Started a new build, a West Greenland skin-on-frame kayak with hatches

Couldn’t find the time during the whole spring but when I got to summer vacay I finally got around to starting the build of a new Skin On Frame “Mule” kayak. It’s gonna be ultra light but sturdy enough to take all my (minimalistic) gear for a week or two.

Will post a lot of images here for my own reference because I am making it up as I go. This time the build is with insulation foam to get bulkheads and floatation, but also to stay light. My target weight is less than 11Kg but that is more like a wish… To get a jump start I got some great drawings from Bryan Hansel at Check them out!

UPDATE: I modified the kayak slightly to my liking, ocean cockpit, hatches, water tight bulkheads. To get a bigger storage volume I moved around the bulkheads with following recalculations for late boundary layer separation and what not… naah, I was just winging it actually! Took some stringer-to-keel measurements and went to the band saw 🙂

To keep The Mule light and strong, there will be no wooden cross members nor ribs. Instead I will laminate the foam cross sections with glass fibre. My one-layer test is less than 100g even with the plastic wrapping still in place. For such a small bulkhead one glass layer seems to be enough.

For the hatches I started the build by steambending the oak rims. My friend Greg and I ripped the oak in January but I recently soaked it for a week. Here is the result. Steamed in a plastic bag for about 12 minutes, belt backed bending without cracks. I used a bucket with 25cm diameter as a form to bend around but if the wood is uniformly thick you could do it without a form. Before steaming I tapered the ends about 20cm and then glued them with polyurethane glue, like Gorilla or something. Use as many clamps as you can fit around the rim’s taper. The image shows the rim freshly bent. In the background is a masik experiment that I’ve steambent. Fir is trickier than oak or ash, but can be steambent if it’s clear, straight grained and laminated thin enough.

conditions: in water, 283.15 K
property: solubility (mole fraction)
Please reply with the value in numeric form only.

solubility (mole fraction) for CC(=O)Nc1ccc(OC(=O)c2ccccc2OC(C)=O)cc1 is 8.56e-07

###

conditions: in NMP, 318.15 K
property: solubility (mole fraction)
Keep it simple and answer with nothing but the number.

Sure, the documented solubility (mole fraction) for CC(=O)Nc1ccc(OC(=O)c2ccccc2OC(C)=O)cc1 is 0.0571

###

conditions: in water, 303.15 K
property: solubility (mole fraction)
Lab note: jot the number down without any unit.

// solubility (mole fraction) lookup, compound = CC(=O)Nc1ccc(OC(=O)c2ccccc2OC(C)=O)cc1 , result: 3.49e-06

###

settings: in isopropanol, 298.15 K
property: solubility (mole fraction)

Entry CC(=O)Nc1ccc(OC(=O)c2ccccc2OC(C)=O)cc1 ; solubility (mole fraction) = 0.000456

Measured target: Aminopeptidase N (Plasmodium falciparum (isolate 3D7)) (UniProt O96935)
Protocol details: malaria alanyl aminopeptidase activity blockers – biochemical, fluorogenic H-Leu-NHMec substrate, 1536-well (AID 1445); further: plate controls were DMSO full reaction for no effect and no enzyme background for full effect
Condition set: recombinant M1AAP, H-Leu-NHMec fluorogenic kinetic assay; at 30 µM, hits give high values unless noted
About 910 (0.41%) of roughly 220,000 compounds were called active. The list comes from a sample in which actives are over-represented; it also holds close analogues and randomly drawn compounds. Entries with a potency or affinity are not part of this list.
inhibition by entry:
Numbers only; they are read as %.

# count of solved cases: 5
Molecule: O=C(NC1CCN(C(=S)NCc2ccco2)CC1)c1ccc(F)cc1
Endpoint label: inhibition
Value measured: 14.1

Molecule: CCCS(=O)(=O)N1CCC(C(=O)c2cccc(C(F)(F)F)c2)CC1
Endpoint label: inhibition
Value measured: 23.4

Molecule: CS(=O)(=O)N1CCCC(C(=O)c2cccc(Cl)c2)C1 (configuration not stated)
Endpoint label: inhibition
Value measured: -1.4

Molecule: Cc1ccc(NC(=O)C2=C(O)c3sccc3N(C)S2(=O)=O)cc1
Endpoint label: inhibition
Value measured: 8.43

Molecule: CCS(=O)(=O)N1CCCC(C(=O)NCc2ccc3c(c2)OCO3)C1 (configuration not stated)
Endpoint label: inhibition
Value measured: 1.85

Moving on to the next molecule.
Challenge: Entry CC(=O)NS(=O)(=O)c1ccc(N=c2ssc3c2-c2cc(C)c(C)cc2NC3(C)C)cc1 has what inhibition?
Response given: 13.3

Making rims for hatches

The buld is kinda slow and tedious, mostly due to my inexperience with glass fibre and epoxy, which takes aaages to cure.

I am regretting the idea of glassing foam sheets already. It’s so tedious and I have to wait for a full day for the resin to cure, then sand and put on some other layer or places I missed, cut away failed strips etc. Normally I would make a SOF kayak in five 6h days and two 10h days. This build has been nothing but waiting for two weeks!

Starting to dislike my glassfibre. Decided this build takes way too long time and I now don’t care about the finish. Like, at all. It just has to float and take on some cargo. Normally, building a kayak out of wood gives me peace and satisfaction, but this time with waiting after every new little fibre reinforcement, just gave me frustration. Anyhoo, the boat is finished and writing this I’m waiting for it to cure. Again.

So, one question that has come up is why I didn’t install the skeg while building. Short answer: couldn’t be bothered. Long answer: you probably have more fun developing your paddling technique without one! And I made a rear hatch that could theoretically be used for installing a skeg box. We shall see.

Another question is about the color: I actually mistakenly dropped 3x the color I needed in my second batch of polyurethane on the bottom. Did the first layer without color to let the nylon soak up the goop. Didn’t think I had enough polyurethane to throw away the batch, so here we are. True “järnmönja” (oxidated iron) as an old boat beneath the water line.

Anyhow, the boat is finished and writing this I’m waiting for it to cure. Again. Maybe if I stare at it hard enough it will cure faster? Going for a 5 day kayak trip to Sweden’s “great lakes” Vättern and Vänern with the ol’ West Greenland style kayak. Catch you later!